Home / Entertainment News / Docu filmmaker Shehzad Hameed wins silver and bronze awards at the New York Festival

Docu filmmaker Shehzad Hameed wins silver and bronze awards at the New York Festival

Docu filmmaker Shehzad Hameed wins silver and bronze awards at the New York Festival

 

Published in Dawn, on Apr 10th, 2019,

Hameed travelled to Nepal, Bangladesh and Pakistan to shoot his winning documentaries

Filmmaker Shehzad Hameed Ahmad has made a name for himself since his documentary Flight of the Falcons won big at the New York Festival in 2016.

Now, he has nabbed two awards at 2019’s New York Festival. He’s been awarded a Silver World Medal in the History and Society Category for his documentary The Rise and Fall of Mujib and the Bronze World Medal in the Community Portraits Category for *Nepal’s Child Brides*.

Ahmad traveled to Nepal, Bangladesh and Pakistan to shoot these documentaries. His entries to the festival were made through Singapore’s Channel NewsAsia.

“I’m very grateful to my hardworking and diligent teams in Nepal, Bangladesh and Singapore for their total commitment to both these projects,” said Shehzad in a press statement.

“For Nepal’s Child Brides, I traveled to remote parts of Nepal, where we filmed in villages and towns like Jhanakpur and Dhangadi where the weakest and poorest women are forced into marriages before they turn 18.”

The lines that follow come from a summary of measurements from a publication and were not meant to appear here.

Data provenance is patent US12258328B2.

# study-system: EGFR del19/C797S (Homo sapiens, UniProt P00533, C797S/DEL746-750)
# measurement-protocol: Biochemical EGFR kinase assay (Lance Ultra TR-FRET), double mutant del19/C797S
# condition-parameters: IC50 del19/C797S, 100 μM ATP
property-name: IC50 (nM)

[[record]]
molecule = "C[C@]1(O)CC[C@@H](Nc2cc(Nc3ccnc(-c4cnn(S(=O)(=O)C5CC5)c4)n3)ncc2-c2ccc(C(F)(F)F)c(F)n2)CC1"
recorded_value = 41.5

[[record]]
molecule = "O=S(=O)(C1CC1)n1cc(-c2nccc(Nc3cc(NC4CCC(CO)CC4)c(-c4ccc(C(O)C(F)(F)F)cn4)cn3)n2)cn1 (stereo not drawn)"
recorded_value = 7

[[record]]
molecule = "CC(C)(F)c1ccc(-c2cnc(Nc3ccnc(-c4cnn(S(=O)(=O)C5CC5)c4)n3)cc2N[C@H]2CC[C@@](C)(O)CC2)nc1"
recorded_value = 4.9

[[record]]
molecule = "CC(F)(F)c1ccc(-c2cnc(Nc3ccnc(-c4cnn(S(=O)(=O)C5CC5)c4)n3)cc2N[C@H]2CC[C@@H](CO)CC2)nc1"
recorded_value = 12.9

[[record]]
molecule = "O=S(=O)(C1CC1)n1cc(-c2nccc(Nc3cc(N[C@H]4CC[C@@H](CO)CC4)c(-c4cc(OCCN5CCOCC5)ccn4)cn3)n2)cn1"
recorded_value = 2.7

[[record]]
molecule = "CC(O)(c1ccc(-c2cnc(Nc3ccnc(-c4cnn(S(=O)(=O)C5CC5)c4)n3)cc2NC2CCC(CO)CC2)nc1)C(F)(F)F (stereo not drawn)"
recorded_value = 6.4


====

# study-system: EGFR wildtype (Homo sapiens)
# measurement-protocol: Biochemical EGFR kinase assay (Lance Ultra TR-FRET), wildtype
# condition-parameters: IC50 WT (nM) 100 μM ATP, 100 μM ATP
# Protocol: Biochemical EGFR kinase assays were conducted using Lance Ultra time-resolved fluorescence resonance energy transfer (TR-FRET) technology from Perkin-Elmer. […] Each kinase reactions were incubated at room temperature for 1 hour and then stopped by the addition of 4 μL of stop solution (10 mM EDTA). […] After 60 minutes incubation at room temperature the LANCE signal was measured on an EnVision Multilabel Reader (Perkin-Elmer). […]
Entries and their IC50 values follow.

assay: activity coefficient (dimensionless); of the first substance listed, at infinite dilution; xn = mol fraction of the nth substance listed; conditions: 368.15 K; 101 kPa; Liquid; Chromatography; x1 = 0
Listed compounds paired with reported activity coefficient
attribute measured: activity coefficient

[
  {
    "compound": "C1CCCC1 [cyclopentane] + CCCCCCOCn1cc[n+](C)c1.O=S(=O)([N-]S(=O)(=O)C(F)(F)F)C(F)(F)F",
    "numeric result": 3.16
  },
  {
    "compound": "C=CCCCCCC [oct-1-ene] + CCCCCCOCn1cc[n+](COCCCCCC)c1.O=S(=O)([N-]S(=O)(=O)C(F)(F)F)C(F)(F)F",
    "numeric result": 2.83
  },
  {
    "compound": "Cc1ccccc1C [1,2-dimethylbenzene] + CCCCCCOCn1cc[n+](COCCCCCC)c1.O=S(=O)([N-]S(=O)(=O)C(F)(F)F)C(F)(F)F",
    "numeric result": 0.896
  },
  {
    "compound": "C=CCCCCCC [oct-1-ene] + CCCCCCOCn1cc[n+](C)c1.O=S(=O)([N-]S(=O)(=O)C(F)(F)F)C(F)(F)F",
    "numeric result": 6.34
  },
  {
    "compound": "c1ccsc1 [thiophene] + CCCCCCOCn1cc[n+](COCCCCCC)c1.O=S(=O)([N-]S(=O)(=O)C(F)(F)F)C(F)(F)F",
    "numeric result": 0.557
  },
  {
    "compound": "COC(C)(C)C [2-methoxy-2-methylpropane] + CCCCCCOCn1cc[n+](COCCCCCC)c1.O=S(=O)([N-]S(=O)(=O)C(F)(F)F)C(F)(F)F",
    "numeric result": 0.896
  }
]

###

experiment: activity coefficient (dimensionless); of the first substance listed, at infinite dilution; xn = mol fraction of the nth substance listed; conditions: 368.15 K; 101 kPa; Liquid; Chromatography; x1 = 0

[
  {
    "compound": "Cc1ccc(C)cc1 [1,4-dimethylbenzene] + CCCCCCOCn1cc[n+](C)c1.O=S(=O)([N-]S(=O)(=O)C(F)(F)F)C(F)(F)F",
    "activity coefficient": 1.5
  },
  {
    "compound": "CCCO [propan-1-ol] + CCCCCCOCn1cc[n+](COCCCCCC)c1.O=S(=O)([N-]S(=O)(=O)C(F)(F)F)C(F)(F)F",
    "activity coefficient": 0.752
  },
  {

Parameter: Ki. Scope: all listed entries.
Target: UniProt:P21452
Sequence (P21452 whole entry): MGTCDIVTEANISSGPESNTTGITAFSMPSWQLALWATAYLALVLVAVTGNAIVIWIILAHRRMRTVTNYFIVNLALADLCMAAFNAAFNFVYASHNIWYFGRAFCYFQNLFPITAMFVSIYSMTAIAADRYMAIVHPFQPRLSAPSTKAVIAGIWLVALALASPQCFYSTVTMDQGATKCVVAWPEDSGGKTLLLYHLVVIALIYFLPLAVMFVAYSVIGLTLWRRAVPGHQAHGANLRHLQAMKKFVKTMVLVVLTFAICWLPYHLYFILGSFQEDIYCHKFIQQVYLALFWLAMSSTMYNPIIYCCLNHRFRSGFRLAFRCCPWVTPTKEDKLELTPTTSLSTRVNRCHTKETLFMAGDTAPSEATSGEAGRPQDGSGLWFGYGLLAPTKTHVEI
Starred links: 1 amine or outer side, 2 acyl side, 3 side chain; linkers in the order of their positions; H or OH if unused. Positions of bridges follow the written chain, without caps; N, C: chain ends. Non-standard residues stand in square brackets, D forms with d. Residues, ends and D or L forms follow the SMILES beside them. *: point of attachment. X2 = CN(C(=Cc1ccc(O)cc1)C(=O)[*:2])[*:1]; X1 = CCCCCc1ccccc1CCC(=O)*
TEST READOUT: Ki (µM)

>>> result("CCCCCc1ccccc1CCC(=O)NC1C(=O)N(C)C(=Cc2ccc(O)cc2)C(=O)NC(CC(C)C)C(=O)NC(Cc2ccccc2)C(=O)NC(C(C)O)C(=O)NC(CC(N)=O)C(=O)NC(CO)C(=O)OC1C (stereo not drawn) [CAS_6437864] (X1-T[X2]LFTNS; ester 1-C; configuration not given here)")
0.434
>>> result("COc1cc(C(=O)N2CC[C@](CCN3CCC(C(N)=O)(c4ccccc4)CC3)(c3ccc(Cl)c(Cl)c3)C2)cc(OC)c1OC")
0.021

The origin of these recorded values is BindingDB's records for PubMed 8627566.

“These age-old cultural practices need to end immediately and this documentary tries to highlight the work of Nepali activists in creating awareness about this crucial issue, especially among men, as it seriously hampers the development of a healthy society while putting women in harm’s way: socially, politically, and economically.”

 

About The Rise and Fall of Mujib, he said, “I traveled to Pakistan and Bangladesh to meet eye-witnesses of the Bengali freedom movement and understand the economic injustices, misconceptions and mistrust and the eventual war between India and Pakistan that led to the deaths of millions of Bangladeshis, Pakistanis and Indians.”

He added, “We had to digitize footage from film reels that were filmed in the 1970’s that nearly took 3 months of work. We also filmed with the stranded Pakistanis of Camp Geneva in Dhaka which I hope can finally be accepted as citizens of either India, Pakistan or Bangladesh and their misery can come to an end. In the end, I hope that South Asia can learn lessons that violence and military means can achieve nothing.”

Check Also

Entertainment-news

Comic-Con hits 50: from hotel basement to Hollywood hangout

  Published in Ary News on July 15th, 2019, From Peter Parker’s run-in with a …

Leave a Reply